Hertz to pay $168 million to settle lawsuits over false arrests


Hertz said Monday it will pay $168 million to settle hundreds of claims by customers who were falsely reported by the rental car company as having stolen their cars, reportedly some innocent. Tenants were arrested and imprisoned for weeks or months.

Hartz said in a brief statement that it is settling 364 claims, which make up 95 percent of the outstanding claims against the company for false theft reports.

Dozens of customers have shared stories on social media and aired TV shows of being arrested, “swatted” or stopped at the border after Hertz told authorities the cars were stolen from their rental fleet. reported incorrectly.

Hertz claims thousands of rental cars are stolen. The clients argue that they were wrongly accused.

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In many cases, the customer paid for the car weeks or months in advance and paid it back in full – or never rented the car at all.

Drew Caesar, a real estate appraiser in Colorado, learned of a warrant for his arrest in Georgia when he was stopped at an airport on his way to Mexico with his family. Caesar told CBS News that he had never been to Georgia and never rented a car from Hertz. He was sentenced to prison for more than 24 hours. The charges were dismissed after his lawyer provided prosecutors with an alibi.

Paul Anthony Knight said in “Indication Edition” that he was arrested after Hartz falsely filed a theft report against him. “All the guns were pointed at me. I was thrown to the ground. I was arrested. And I was locked up for a week,” he said. Another man, Julius Burnside, told the program that he was jailed for more than six months for the false report.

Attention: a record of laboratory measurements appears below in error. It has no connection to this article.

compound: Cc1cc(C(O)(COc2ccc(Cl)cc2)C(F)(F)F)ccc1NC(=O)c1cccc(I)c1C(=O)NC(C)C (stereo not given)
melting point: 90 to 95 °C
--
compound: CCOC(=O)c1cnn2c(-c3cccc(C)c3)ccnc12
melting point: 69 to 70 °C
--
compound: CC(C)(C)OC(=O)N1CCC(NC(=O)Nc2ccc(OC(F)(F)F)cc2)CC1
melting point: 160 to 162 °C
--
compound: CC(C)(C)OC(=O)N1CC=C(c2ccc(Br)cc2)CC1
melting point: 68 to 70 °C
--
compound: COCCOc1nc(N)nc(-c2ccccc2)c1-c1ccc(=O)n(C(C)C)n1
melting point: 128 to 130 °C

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It was not immediately clear whether Caesars, Knight and Burnside were among the claimants who settled with Hertz, which emerged from bankruptcy in 2021. A lawyer for dozens of customers suing Hertz in Delaware did not immediately respond to a request for comment.

Hertz said in February that “the majority of these cases involved renters who had been returning vehicles for several weeks or even months and who stopped contacting us beyond the due date.”

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But Hertz CEO Stephen M. Sher was very apologetic, saying on CNBC’s “Squawk Box” in April that “It’s unacceptable for Hertz to have any customer, a single customer caught in what That has happened.” He said the issue of fake theft reports was “among the first things” he dealt with since taking over the company in February. “Several hundred people” were reportedly affected by the reports, he said.

False reports were retracted when they were discovered, Shearer said, “yet these people were caught, you know, in a moment” when the deletion of reports was “not recognized” by law enforcement. He said the false reports were “unfortunate”.

Marissa Ethy contributed to this report.


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